In chapter 6 of To Kill a Mockingbird, how are the children feeling in relation to what has happened?"Had jem's pants been safely on him, we would not have...... cooled the sweat running down...

In chapter 6 of To Kill a Mockingbird, how are the children feeling in relation to what has happened?

"Had jem's pants been safely on him, we would not have...... cooled the sweat running down my sides."

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dymatsuoka eNotes educator| Certified Educator

Jem and Scout are both feeling frightened and on-edge, but for different reasons.  The enormity of what they had just done in trespassing on the Radley place keeps both children awake, but Scout's fear is that of a young child.  Her imagination is running wild, and she envisions "Boo Radley seeking revenge" in vivid detail.  When Jem decides that he must go back to retrieve his pants, Scout is frantic.  She is afraid that Jem will "get (his) head shot off", and she tells him that though he will be in deep trouble when Atticus finds out the truth, "a lickin' hurts but it doesn't last".  Jem, however, is concerned about something more important than life and limb - to him, the worst thing would be to lose Atticus' respect.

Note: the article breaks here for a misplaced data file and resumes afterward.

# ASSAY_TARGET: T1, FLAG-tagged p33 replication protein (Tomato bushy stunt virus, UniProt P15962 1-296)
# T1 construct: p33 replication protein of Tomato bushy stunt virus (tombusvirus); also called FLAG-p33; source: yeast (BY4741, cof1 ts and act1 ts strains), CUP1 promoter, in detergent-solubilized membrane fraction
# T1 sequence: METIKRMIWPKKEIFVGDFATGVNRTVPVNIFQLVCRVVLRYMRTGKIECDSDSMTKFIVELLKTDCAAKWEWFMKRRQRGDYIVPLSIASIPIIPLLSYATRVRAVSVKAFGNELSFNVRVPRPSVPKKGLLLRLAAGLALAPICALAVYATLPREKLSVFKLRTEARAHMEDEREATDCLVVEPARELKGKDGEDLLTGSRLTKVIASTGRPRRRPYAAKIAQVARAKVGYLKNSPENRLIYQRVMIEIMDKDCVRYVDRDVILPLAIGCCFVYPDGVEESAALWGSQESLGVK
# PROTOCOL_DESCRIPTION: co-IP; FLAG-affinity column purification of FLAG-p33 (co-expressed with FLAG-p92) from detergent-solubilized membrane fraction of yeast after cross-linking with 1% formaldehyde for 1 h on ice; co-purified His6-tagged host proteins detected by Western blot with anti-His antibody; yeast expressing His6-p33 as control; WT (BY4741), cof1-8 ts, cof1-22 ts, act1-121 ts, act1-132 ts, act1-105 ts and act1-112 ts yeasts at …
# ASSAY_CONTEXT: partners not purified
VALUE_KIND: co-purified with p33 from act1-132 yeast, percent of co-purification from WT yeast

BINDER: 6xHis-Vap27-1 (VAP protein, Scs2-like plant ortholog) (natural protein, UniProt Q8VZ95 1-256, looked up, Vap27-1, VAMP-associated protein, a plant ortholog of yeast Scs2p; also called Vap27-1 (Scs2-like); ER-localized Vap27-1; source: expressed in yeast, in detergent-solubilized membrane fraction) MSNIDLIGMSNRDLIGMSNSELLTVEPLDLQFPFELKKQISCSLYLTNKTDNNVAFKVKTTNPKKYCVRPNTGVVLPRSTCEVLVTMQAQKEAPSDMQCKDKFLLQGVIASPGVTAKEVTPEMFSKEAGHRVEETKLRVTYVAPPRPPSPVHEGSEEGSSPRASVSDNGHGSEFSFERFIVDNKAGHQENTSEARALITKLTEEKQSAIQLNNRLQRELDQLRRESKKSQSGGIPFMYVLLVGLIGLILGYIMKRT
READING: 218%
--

In acknowledging that what they did was wrong and also in realizing the value of the esteem in which Atticus holds him, Jem takes a giant step toward maturity, a step for which the younger Scout is not yet ready.  Although she doesn't fully understand, Scout is perceptive enough to note that, because of their different reaction in the aftermath of what had happened, "it was then...that Jem and I first began to part company" (Chapter 6).

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To Kill a Mockingbird

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